Regardless of what it causing your inflammation it can make the knee joint even more painful! If it’s stopping you from moving your knee within the usual range of movement think about using the Essential Wellness Compression Knee Sleeve
and get that swelling under control. If it hasn't settled in 2-3 weeks please get advice from your local Pharmacist, GP or physiotherapist who will be able to advise you in the ways you can get it under control.
Maintaining a healthy lifestyle with knee arthritis
If you are experiencing early symptoms of mild arthritis with mild pain and some stiffness you are one of many who tries to continue living life as normal. Good news is there are several things you can do to improve your symptoms.
You may not always feel like exercising if your knees are sore, however getting up and moving them will help.
Walking is the simplest way to get into exercise for your arthritis. Starting at a steady pace and build up 3 key things: frequency, time and speed. When you first start walking you may find that you get a few more aches and pains, you’ll build off up time, first of all, perhaps starting with a weekly walk and then begin to build up in frequency. How many walks are you doing at the moment?
As you build up stamina and are able to walk in regular 20 minute or longer intervals you may want to start thinking about speed. If you quicken your pace you’ll find you begin to get out of breath and your pulse quickens. Brisk walking helps your heart so your general health will improve, stairs will be easier and you may find daily tasks become easier too.
The food we choose to eat cannot be underestimated. What we put into our mouths keeps our bowels, muscles and brains healthy. Getting a variety of foods in our diet can sometimes be challenging, but reducing our intake of processed and salty foods can greatly support the body to keep the joints healthy. Some people benefit from turning to supplements to boost essential vitamins and minerals.
When we give the body what it needs it often rewards us by reducing inflammation, improving sleep and easier weight loss. For every extra pound you carry, you put 4 times more pressure into your knees. That’s got to be incentive enough to improve our diets in small ways for big gains.
We also can’t talk about diet without talking about hydration. With the body being 80% water we shouldn’t overlook the importance of drinking more than 6 glasses of water per day. Even including hot drinks, do you think you’re getting enough? By ensuring your body is hydrated you can enjoy for supple joints, reduced stiffness and an overall increase in concentration and wakefulness.
Managing a flare-up of knee arthritis
Everybody's knee arthritis symptoms can vary and it's common to go through flare ups. At these times we might have to adapt your life to manage having knee arthritis. What do you do? Can you remember a flare up you've had this year?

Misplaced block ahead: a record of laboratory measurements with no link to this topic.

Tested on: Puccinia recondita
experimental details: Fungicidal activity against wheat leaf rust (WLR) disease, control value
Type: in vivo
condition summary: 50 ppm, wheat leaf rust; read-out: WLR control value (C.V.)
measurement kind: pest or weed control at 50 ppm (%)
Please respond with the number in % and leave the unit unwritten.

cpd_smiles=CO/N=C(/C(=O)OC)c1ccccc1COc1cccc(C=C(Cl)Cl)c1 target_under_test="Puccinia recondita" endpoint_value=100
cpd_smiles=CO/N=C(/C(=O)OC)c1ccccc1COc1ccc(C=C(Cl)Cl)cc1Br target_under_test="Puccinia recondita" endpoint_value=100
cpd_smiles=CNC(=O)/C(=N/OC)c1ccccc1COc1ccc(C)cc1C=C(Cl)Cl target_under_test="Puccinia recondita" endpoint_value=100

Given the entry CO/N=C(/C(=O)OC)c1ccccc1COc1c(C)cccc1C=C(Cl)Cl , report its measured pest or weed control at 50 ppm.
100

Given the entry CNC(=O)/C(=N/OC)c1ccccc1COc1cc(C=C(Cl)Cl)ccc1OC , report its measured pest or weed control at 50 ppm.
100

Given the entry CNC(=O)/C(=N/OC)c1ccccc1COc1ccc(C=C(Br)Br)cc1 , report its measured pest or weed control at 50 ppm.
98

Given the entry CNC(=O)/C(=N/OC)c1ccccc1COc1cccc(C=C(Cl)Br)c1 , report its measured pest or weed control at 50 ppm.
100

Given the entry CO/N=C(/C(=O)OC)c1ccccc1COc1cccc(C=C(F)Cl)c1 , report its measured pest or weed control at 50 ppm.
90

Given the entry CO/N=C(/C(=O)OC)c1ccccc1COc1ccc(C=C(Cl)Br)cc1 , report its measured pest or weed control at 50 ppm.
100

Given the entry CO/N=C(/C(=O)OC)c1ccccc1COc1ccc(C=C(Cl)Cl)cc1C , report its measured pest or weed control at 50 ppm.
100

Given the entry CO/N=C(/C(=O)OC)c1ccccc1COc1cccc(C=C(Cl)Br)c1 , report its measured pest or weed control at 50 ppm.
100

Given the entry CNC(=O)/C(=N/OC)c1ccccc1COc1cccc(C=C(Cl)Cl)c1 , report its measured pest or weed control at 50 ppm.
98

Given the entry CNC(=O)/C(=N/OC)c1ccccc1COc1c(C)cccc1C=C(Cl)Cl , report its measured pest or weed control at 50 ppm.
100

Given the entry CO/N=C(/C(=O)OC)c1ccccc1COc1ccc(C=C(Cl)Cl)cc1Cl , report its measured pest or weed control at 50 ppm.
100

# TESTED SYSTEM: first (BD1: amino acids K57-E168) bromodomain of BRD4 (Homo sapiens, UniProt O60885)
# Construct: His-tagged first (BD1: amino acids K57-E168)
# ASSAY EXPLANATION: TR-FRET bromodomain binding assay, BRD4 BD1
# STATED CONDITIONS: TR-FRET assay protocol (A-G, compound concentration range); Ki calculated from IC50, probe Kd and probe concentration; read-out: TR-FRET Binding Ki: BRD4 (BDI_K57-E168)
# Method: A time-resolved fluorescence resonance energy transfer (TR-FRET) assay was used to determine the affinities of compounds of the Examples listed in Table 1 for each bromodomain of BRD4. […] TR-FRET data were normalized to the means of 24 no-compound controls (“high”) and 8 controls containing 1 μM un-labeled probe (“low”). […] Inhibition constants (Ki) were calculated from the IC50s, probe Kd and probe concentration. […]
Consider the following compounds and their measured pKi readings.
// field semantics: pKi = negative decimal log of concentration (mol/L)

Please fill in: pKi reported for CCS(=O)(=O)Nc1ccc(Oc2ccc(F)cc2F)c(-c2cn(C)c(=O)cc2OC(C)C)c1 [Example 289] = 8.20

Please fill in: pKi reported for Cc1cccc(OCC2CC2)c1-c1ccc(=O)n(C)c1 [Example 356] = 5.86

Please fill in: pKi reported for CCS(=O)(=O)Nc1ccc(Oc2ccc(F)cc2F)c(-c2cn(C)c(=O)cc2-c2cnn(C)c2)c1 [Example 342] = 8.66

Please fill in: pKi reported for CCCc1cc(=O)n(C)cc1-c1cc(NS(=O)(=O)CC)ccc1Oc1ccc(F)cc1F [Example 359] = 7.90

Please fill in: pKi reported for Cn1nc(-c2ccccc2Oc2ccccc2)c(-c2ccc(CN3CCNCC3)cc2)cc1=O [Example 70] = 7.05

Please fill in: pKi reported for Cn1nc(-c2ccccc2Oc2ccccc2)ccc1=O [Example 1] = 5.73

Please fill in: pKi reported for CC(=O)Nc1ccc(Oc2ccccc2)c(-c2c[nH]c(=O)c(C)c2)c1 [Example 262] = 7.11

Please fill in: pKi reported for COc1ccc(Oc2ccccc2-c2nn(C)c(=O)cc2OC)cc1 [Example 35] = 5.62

Flare ups can come on due to suddenly increasing your activity and sometimes it can feel like it's for no reason at all. It can creep up suddenly or you might see warning signs.
Some people start feeling uneasy several days before the pain gets significantly worse, perhaps you are experiencing a lack of concentration or you’re finding it more difficult to get to sleep.
Other symptoms can include a more intense feeling of stiffness or heat coming from the knee. If you feel that the joint is changing then this again can be an early warning that something, some activity, or the weather or your condition has changed so your symptoms can resurface, feeling worse than previously.
The Flare up first aid kit
Managing a long term condition like knee arthritis you are likely to experience a flare up from time to time. Perhaps in the initial onset of your symptoms you may find the knee are more irritable and tend to flare up more easily with a change or increase in activity. For this reason we’d advise everyone to have their own unique ‘flare up kit’ to hand. Whether put together as you need it or stored in the bathroom ready to go, here are a few essentials to consider:
Arthritic Knee Supports
If you feel like your symptoms are more persistent or your knee has started feeling more sore than usual then a knee support can often go some ways to dealing with your symptoms. If you find your symptoms can be flared up easily then it’s highly worth considering the investment. Finding your perfect knee support that matches the level of support you need can be the difference between living life as normal or still feeling like things are a struggle. Even at times when your knee pain might be better.
On a good day, a knee support can allow you increased freedom of movement and the enjoyment of getting things done that you might have otherwise struggled with. Whether increasing your level of walking, heading to the gym or simply getting out into the garden. Depending on the level of support you need would depend on the type of support that would support you best.